Shooting to fame in the first lockdown with her critically acclaimed album ‘Sawayama’, Rina Sawayama has since performed at Coachella and The Tonight Show starring Jimmy Fallon before hitting the road alone again. Now halfway through her Hold The Girl tour, fresh off the heels of her sophomore album, ‘Hold The Girl’, Sawayama stopped by Manchester’s Academy for an electric gig in support of the eclectic album.
Indeed, it can be easy for artists to be daunted by midweek shows yet Sawayama found herself entering the stage, to pop-ballad ‘Minor Feelings’ with a crowd enamoured by her voice already, exclaiming “you guys are so loud already!” Transcending nu-metal through to electro-pop, the Japanese-born artist creates a trance, having the crowd follow every move she makes as her dancers guide them through each era and genre that Sawayama appears to master. She goes on to talk about the difficulties creating her latest record, an honest speech that is met with an outpour of love: “Therapy and talking about what I was going through was so important,” she begins. “This record, at its heart, is about reaching a dark hood.”
While Manchester Academy is one of the best places to see live music, the size of the stage can sometimes limit the capacity for an artist to put on a real show. Considering that Sawayama specialises in well-crafted dance-pop, her high-levelled production and performance could have easily been lost to the cons of a smaller venue yet the singer-songwriter made sure to utilise what was on offer. Not only does the 32-year-old present a fantastic live act, but she also brings forth a performance consisting of a stage presence echoing the greats who came before her, emphasising the fact that Sawayama is made for the stage. If anything, with inventive lights, stage design, costume changes and captivating choreography, her performance is one crafted for arenas.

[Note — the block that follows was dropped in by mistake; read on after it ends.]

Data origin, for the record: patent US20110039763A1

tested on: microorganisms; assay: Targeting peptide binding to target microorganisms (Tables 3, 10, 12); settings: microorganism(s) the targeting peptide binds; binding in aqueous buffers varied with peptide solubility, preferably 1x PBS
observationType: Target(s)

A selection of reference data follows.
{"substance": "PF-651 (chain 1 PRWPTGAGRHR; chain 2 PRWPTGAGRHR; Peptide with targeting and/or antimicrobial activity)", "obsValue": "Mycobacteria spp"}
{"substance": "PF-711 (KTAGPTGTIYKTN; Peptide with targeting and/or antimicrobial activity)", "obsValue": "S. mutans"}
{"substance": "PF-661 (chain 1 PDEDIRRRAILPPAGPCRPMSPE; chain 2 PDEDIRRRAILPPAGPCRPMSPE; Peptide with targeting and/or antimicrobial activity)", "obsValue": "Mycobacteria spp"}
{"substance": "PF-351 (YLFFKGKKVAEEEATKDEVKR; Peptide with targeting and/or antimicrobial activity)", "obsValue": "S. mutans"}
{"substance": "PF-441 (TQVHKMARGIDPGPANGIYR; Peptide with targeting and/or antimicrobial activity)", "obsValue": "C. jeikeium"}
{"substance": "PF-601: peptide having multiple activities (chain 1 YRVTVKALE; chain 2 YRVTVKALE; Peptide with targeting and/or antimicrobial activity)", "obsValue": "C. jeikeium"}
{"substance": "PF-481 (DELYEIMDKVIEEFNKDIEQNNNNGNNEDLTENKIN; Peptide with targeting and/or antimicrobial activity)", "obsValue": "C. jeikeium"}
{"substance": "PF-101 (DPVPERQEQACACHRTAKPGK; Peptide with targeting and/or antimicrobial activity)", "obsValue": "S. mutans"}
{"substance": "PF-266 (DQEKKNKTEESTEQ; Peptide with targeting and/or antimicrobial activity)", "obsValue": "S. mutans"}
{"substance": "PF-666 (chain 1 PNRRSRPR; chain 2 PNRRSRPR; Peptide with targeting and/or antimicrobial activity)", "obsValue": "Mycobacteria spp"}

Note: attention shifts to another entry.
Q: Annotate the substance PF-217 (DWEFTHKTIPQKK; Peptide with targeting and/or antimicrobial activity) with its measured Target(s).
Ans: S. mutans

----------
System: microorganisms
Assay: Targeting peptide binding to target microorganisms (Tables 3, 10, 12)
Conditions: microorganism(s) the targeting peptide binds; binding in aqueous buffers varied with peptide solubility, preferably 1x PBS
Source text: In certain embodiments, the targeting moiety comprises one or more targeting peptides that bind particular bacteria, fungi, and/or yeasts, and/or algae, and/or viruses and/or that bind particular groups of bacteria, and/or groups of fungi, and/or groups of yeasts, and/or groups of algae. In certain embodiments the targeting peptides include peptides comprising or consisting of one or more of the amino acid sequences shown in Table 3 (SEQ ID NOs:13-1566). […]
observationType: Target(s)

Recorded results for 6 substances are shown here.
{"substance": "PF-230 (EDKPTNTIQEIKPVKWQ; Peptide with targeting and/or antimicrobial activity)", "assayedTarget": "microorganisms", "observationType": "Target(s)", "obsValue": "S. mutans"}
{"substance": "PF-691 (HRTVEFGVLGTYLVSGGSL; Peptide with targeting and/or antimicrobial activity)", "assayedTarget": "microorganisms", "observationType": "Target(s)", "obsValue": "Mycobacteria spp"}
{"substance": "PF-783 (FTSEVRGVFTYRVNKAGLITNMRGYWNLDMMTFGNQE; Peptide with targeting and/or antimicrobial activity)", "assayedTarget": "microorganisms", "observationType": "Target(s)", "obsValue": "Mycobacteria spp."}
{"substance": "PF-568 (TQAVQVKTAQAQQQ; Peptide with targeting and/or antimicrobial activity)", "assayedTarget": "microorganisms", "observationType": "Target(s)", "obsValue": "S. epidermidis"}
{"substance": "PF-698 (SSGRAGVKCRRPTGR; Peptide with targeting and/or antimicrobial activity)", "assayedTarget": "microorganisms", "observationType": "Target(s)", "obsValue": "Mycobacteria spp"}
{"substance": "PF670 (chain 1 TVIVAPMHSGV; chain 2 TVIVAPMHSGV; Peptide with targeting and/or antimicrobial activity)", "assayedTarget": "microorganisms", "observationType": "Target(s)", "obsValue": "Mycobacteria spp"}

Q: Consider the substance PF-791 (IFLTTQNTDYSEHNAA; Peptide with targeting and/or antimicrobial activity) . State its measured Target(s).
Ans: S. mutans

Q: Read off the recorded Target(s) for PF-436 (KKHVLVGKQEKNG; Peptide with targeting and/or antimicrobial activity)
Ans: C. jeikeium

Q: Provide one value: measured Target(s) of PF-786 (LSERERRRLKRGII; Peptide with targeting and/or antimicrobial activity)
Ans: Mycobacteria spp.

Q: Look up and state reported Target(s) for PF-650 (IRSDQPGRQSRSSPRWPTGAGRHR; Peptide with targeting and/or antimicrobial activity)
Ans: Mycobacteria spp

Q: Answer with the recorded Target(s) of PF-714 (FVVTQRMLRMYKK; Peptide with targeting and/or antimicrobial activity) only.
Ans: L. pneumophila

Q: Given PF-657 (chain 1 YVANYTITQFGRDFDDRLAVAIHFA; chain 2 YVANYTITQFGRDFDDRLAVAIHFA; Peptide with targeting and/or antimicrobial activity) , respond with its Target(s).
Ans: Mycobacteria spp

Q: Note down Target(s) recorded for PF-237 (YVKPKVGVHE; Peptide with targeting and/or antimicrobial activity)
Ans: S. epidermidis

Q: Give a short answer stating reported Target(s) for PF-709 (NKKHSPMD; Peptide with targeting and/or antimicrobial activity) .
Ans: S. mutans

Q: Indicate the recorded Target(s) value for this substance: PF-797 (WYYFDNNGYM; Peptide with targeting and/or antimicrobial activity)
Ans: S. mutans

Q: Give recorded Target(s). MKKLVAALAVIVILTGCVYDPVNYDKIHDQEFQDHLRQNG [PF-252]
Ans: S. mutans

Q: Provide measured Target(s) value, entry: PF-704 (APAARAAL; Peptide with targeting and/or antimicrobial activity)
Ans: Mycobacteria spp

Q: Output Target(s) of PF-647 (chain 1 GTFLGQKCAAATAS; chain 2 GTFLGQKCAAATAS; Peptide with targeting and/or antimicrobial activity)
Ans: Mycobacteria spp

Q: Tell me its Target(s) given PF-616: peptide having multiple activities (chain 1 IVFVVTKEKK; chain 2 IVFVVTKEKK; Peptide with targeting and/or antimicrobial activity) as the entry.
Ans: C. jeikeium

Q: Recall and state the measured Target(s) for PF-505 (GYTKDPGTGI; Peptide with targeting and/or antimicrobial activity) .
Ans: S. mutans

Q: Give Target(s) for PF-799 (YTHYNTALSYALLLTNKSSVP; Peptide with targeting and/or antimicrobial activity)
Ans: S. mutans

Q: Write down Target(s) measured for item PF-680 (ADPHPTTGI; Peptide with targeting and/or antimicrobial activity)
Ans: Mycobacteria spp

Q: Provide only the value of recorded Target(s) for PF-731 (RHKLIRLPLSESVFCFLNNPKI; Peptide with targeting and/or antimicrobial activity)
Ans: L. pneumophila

With a record that sports a more balls-out pop feel compared to its predecessor, the enthusiastic crowd were fully engaged from the get-go. The suite of bangers in the first half of the set, ‘Hold The Girl’ and ‘Catch Me In The Air’, keeps fans on their toes longer than expected, some tracks being accompanied by learnable choreography, whilst the absolute fury of ‘Your Age’ and ‘Imagining’ finds Sawayama stomping around the stage and openly captures female anguish as she drops to the floor, rocking with her hands over her ears.
Bringing the ricocheting set, which swerved from metal guitars to power ballads, to a close, the highlight of the show came from the encore. Channelling the confidence of Shania Twain through the use of the famous “let’s go girls” phrase, the second the crowd heard the tongue-in-cheek ‘This Hell’ kick in, the roars within The University of Manchester’s main hall had never been louder. As she splits the crowd in half, placing them in competition with one another, the longing for the night to last forever lingers in the air. No one wants the impeccable show to end.
With a show like tonight’s, it’s easy to say Rina Sawayama is destined for brilliance but she’s already it. Her charisma creates a certain fascination with the crowd, each individual in the room constantly gawking over every move she makes, showcasing that her sudden growth to stardom is something well deserved. To sum it up, Rina Sawayama is an artist you definitely don’t want to miss – go and see her whilst you can.